We are in the midst of a pretty historic moment. Leaping ahead of the competition, Waymo has announced that its self-driving cars will no longer use a human safety driver while they are tested on the roads of Phoenix. But the even bigger news is that the company is gearing up to launch the first commercial driverless taxi service. Yup, the time has come.
On Tuesday, Waymo, the driverless car unit of Google’s parent company Alphabet, released a video of its cars tooling around the Arizona suburbs without anyone behind the wheel. Typically, Waymo and other driverless car startups use a human who’s ready to take over driving duties in case of an emergency. In a blog post, the company announced that what you see in that video is what you’ll be seeing pull up next to you at a traffic light. Continue reading
These days, it’s just as important to have communication up and running after a major disaster as it is to have power, food and drinkable water. The FCC approved $77 million to fix communications in Puerto Rico and the US Virgin Islands, while Project Loon (a collaboration with AT&T, Alphabet and T-Mobile) has found ways to get the internet up and running via LTE-providing balloons. Now, AT&T has deployed its helicopter Flying COW (Cell on Wings) to temporarily provide data, voice and text services to Puerto Rico in the aftermath of Hurricane Maria.
AT&T claims that this is the first time such a device has been deployed. The Flying COW hovers 200 to 400 feet above the ground and offers wireless connectivity in an up to 40-square-mile area, a distance that AT&T says is farther than other temporary cell sites. The drone is currently in the San Juan area of Puerto Rico and the company plans to relocate it to various other areas, including a military hospital at Manati Coliseum.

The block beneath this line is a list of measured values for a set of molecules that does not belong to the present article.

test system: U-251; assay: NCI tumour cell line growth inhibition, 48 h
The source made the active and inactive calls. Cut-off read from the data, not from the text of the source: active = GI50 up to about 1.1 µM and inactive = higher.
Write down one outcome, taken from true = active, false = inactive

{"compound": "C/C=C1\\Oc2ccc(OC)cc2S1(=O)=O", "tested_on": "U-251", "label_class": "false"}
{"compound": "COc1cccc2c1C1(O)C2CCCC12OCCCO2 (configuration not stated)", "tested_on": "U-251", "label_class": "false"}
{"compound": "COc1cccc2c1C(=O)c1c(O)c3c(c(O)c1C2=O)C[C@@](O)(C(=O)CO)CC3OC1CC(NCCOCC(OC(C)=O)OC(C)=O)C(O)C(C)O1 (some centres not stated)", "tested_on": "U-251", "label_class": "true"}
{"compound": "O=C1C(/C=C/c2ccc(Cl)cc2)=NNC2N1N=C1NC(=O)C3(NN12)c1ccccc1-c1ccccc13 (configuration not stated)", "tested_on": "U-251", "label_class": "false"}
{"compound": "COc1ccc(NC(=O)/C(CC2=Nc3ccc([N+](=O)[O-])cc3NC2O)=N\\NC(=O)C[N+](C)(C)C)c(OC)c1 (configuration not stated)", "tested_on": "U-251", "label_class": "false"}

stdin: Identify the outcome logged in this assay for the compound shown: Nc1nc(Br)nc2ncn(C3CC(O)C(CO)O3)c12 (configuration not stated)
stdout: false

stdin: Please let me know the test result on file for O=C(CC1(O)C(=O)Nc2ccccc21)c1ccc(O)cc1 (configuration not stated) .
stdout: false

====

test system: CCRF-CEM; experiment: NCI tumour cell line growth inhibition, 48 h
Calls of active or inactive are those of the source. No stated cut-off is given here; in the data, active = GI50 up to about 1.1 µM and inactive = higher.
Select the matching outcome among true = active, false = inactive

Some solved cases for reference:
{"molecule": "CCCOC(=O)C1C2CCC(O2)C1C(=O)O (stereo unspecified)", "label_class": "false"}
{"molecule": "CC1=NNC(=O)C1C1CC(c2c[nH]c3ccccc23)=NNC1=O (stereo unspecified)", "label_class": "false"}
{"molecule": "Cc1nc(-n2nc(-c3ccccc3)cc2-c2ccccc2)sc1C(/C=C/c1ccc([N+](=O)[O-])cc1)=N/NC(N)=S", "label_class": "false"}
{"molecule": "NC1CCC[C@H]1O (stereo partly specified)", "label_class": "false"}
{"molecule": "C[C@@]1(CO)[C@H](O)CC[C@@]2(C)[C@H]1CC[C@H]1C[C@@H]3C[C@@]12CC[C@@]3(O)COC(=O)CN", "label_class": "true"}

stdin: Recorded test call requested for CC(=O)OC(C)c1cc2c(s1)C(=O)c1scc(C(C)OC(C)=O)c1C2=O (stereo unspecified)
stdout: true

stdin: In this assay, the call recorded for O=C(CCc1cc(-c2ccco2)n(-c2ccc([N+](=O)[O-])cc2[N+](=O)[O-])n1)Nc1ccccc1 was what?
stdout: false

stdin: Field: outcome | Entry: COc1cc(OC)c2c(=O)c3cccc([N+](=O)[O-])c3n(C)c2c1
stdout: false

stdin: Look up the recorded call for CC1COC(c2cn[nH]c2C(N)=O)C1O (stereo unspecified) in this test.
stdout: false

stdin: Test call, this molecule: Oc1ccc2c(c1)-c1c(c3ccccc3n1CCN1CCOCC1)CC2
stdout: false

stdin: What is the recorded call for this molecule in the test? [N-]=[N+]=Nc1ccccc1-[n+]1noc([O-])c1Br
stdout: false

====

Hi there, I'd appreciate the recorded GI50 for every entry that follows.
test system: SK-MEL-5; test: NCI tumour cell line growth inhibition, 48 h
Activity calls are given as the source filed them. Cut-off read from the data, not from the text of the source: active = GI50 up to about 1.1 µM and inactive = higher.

Microsoft’s future vision videos gave us previews of the Surface Hub, Studio, HoloLens and more. Are there hints of an ultra-mobile Surface (phone) as well?
Source: Did Microsoft give us a glimpse of its Surface “phone” vision? | Windows Central
Following hurricanes Irma and Maria, millions of Puerto Rico residents were left without electricity and it’s expected to take months for power to be restored. Well one person mused on Twitter whether Elon Musk could help out by rebuilding the island’s electricity grid with solar and battery systems and Musk responded that it wasn’t out of the realm of possibility.
Like he said in his tweet, Musk and his companies have done this before. After Tesla acquired SolarCity last year, the company revealed that it had converted the island of Ta’u from diesel generator-based power to solar energy using thousands of solar panels and Tesla Powerpacks for energy storage. Tesla also brought its solar power and energy storage system to the Hawaiian island of Kauai as well as California earlier this year. And these systems don’t take terribly long to get up and running. In the case of California, the Ontario station only took three months between groundbreaking and running.
The potential must have sounded appealing to Puerto Rico Governor Ricardo Rossello who tweeted at Musk that they should talk. Tesla has already shipped hundreds of its Powerall battery systems to the island and maybe that will be just the beginning. We could hear more very soon since it looks like Rossello and Musk will be talking today.
Source: Puerto Rico governor will discuss Tesla solar systems with Elon Musk
Michigan’s struggles have played out on the world’s stage. Just after the turn of the century began what’s referred to as the state’s lost decade, the economy faltered, oil prices skyrocketed and the housing market crashed. Nearly a million jobs left the state between 2000 and 2013, many of them in manufacturing and the automotive industry. For a state of just under 10 million people, the impact was devastating: Unemployment was higher than the national average by more than four percent.Bailouts for Chrysler and General Motors were followed by Detroit’s record-setting municipal bankruptcy, but through grit and determination, Michigan started clawing its way back from the brink. Now multimillion-dollar investments in the city from tech titans like Amazon, Facebook and LG make headlines with startling frequency, and a host of tech startups have begun to fill the gaps left by plant closures. CLICK BELOW FOR FULL STORY
Source: Michigan’s manufacturing past is fueling its tech future